Body of 1930s gangster John Dillinger to be exhumed 85 years after FBI shot him
There has been no reason given for the request by Dillinger’s nephew.
The body of notorious 1930s gangster John Dillinger is expected to be exhumed from an Indianapolis cemetery in September more than 85 years after he was killed by FBI agents outside a Chicago theatre.
The Indiana State Department of Health approved a permit on July 3 sought by Dillinger’s nephew, Michael C Thompson, to have the body exhumed from Crown Hill Cemetery and re-interred there.
The permit does not give a reason for the request.
The Indianapolis-born Dillinger was one of America’s most notorious criminals. He and his gang pulled off a bloody string of bank robberies in the 1930s. The FBI says that Dillinger’s gang killed 10 people, but Dillinger was never convicted of murder.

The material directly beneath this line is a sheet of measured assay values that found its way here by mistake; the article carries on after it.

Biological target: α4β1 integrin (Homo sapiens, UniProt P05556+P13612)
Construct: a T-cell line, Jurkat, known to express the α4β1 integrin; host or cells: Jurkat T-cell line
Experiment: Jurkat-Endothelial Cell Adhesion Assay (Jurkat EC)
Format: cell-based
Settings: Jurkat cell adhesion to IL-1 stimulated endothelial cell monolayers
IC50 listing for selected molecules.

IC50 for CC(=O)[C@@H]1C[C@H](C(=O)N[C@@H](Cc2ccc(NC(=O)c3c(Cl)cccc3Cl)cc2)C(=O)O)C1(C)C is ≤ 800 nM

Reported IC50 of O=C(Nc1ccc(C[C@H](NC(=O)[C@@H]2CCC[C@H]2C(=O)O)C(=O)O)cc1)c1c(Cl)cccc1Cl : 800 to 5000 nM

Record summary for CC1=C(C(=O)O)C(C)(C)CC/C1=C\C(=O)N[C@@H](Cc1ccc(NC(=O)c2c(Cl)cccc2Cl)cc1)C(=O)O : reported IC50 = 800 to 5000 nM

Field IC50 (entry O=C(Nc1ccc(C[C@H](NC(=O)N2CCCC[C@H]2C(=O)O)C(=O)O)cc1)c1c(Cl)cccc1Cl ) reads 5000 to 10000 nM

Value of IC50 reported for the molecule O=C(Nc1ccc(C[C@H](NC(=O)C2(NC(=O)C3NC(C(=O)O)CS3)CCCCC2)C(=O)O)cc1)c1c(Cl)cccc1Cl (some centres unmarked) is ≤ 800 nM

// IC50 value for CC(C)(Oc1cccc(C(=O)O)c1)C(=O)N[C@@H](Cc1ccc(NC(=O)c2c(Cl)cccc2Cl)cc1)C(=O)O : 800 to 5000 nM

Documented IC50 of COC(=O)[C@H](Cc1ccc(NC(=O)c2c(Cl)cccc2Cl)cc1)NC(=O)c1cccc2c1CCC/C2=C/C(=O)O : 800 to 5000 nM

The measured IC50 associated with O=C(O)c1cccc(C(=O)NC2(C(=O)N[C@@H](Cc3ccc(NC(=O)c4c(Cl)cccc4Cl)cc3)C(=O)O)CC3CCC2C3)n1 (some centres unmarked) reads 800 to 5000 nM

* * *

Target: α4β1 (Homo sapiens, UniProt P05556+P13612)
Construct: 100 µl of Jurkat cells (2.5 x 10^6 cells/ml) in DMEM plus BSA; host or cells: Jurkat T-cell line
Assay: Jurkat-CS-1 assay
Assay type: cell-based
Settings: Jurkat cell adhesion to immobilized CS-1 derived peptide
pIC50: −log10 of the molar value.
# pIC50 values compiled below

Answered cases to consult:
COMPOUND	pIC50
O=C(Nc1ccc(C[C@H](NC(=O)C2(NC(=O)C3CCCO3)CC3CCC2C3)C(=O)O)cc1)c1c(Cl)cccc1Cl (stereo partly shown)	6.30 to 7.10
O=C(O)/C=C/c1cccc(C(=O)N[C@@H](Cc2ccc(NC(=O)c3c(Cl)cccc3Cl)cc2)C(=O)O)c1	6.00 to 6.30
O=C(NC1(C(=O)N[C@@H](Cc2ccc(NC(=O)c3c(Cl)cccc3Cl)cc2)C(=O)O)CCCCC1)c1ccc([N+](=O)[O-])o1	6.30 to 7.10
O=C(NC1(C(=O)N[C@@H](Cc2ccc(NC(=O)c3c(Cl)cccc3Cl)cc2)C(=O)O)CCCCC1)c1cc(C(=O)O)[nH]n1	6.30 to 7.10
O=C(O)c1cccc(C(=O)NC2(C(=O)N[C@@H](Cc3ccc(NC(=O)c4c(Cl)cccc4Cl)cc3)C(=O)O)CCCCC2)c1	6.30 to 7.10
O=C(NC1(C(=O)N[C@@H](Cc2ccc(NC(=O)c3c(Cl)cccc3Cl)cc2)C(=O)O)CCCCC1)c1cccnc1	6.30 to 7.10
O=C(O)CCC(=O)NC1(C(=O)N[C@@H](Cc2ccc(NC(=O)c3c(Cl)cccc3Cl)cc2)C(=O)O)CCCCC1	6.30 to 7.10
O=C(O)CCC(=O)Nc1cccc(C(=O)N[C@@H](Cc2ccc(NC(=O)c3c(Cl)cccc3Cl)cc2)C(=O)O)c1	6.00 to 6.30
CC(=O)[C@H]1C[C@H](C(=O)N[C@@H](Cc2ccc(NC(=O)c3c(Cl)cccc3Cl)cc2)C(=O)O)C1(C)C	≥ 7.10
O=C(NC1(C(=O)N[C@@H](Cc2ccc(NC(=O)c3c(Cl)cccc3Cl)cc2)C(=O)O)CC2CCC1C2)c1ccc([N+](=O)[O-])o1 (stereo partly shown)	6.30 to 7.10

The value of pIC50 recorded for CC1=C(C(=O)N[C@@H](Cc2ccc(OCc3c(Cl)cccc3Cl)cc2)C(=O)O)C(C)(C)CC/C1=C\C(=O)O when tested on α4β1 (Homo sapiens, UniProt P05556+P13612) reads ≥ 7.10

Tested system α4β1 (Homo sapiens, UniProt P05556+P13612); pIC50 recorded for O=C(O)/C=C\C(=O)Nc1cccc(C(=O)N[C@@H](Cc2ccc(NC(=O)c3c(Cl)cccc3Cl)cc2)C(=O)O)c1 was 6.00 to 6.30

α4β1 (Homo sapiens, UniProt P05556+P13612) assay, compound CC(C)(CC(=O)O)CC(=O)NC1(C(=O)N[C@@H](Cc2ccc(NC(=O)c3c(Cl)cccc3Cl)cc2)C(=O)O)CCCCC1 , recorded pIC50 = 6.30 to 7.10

Dillinger was awaiting trial in the killing of an East Chicago police officer when he escaped from jail in Crown Point, Indiana, in March 1934 with a gun carved out of wood. While on the run, he underwent plastic surgery to alter his face and was said to have tried to remove his fingerprints with acid.
Dillinger, who was portrayed by Johnny Depp in the 2009 movie Public Enemies, was fatally shot in July 1934 by FBI agents outside the Biograph theatre in Chicago after he was betrayed by a woman who became known in the papers as the “Lady in Red”.
Indiana health department spokeswoman Jeni O’Malley said that based on the permit, the agency expects Dillinger’s body will be exhumed and re-interred on September 16 – the date listed on the document.
“In terms of the way the permit reads that’s what it signals,” she said.
Crown Hill Cemetery spokeswoman Crystal King said the cemetery has no information about the plans to exhume Dillinger, whose grave is an attraction at the hilltop graveyard on Indianapolis’ near north side.